namespace MvcOAuthDemo
{
    public static class AuthConfig
    {
        public static void RegisterAuth()
        {
            //The clients which are registered here will get enabled for OAuth in the application
 
            //Dummy tokens are passed
            OAuthWebSecurity.RegisterMicrosoftClient(
                clientId: "XXXXXXXXXXXXXXXXXXXXXXXXXXXXXXXXXXX",
                clientSecret: "XXXXXXXXXXXXXXXXXXXXXXXXXXXXXXX");
 
            OAuthWebSecurity.RegisterTwitterClient(
                consumerKey: "XXXXXXXXXXXXXXXXXXXXXXXXXXXXXXX",
                consumerSecret: "XXXXXXXXXXXXXXXXXXXXXXXXXXXXXXX");
 
            OAuthWebSecurity.RegisterFacebookClient(
                appId: "XXXXXXXXXXXXXXXXXXXXXXXXXXXXXXX",
                appSecret: "XXXXXXXXXXXXXXXXXXXXXXXXXXXXXXX");
 
            //These service providers does not require any token
            OAuthWebSecurity.RegisterYahooClient();
            OAuthWebSecurity.RegisterGoogleClient();
        }
    }
}

Once the application is run, the login screen will display the buttons for each registered OAuth client clicking on which the user will be taken to that service provider site itself. Fig 1.0 shows the login screen displaying the buttons for all the registered clients through the above mentioned code.

The login screen displaying the buttons for all the registered clients
Fig 1.0: The login screen displaying the buttons for all the registered clients

Creating Custom OAuth Clients

As we discussed in the previous section that Asp.Net MVC 4 comes with a set of built-in OAuth clients, what do you do in case you want to register to a different OAuth Service Provider, which is not a part of the predefined ones.  Asp.Net MVC allows you to create custom OAuth clients and register them using the RegisterClient method. There is an assembly named DotNetOpenAuth.dll included in your Asp.Net MVC application and you can use the classes inside it to create custom clients as well as custom service providers. Following is a sample Custom OAuth client class inheriting for the class OAuthClient.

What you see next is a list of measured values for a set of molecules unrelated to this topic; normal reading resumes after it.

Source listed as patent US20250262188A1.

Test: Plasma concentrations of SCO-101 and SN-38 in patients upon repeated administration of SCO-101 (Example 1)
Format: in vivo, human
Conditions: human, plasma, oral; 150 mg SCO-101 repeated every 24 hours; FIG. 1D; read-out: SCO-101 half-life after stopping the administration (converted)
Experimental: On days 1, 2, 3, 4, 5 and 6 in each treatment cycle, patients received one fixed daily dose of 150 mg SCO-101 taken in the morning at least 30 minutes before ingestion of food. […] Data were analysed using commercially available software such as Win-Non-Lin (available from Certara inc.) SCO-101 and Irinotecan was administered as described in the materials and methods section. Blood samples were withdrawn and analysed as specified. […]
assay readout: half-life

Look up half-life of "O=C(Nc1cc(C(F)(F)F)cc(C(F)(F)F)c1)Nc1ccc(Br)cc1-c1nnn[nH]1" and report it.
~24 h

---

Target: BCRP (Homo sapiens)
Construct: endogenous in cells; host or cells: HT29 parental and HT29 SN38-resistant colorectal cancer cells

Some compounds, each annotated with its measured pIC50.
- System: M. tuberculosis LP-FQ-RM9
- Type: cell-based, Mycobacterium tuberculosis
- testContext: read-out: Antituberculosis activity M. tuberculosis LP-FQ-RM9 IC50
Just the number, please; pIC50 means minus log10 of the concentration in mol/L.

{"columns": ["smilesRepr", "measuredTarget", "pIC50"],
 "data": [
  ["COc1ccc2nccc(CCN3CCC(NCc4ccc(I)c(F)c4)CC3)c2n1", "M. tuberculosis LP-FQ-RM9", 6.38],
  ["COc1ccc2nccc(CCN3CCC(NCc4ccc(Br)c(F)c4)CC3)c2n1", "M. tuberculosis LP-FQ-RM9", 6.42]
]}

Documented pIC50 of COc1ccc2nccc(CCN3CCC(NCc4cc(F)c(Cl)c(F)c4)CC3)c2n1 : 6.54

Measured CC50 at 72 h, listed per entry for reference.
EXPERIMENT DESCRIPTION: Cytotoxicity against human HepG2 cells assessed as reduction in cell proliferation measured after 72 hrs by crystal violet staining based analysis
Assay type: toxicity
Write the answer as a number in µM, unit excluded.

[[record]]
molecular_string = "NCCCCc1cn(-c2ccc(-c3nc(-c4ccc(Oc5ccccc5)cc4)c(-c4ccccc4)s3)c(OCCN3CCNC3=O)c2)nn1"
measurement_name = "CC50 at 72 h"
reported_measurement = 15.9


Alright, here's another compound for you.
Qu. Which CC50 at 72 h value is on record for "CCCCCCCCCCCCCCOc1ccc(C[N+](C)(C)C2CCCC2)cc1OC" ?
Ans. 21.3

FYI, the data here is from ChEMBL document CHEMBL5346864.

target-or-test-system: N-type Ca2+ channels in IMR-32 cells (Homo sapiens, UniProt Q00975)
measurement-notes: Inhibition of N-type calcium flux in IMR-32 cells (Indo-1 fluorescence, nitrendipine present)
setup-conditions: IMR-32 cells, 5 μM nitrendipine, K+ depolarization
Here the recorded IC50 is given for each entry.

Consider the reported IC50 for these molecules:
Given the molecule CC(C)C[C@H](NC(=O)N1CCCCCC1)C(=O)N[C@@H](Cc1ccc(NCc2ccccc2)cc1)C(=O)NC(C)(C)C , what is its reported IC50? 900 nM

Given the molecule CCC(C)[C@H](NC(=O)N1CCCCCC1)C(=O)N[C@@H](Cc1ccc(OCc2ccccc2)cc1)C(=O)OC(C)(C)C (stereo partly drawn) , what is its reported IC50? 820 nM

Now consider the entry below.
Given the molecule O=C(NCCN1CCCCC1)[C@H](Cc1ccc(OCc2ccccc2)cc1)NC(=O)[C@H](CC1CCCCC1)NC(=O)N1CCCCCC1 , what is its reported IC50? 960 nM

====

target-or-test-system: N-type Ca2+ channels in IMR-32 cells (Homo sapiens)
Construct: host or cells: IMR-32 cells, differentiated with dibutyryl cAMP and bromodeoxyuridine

namespace MvcOAuthDemo
{
    public class MyOAuthClient : OAuthClient
    {
        public static readonly ServiceProviderDescription MyServiceDescription = new ServiceProviderDescription
        {
            RequestTokenEndpoint = new MessageReceivingEndpoint("https:sampleapiendpoint", HttpDeliveryMethods.GetRequest | HttpDeliveryMethods.AuthorizationHeaderRequest),
            UserAuthorizationEndpoint = new MessageReceivingEndpoint("https://sampleapiauthorizationendpoint", HttpDeliveryMethods.GetRequest | HttpDeliveryMethods.AuthorizationHeaderRequest),
            AccessTokenEndpoint = new MessageReceivingEndpoint("https://sampleapiaccesstokenendpoint", HttpDeliveryMethods.GetRequest | HttpDeliveryMethods.AuthorizationHeaderRequest),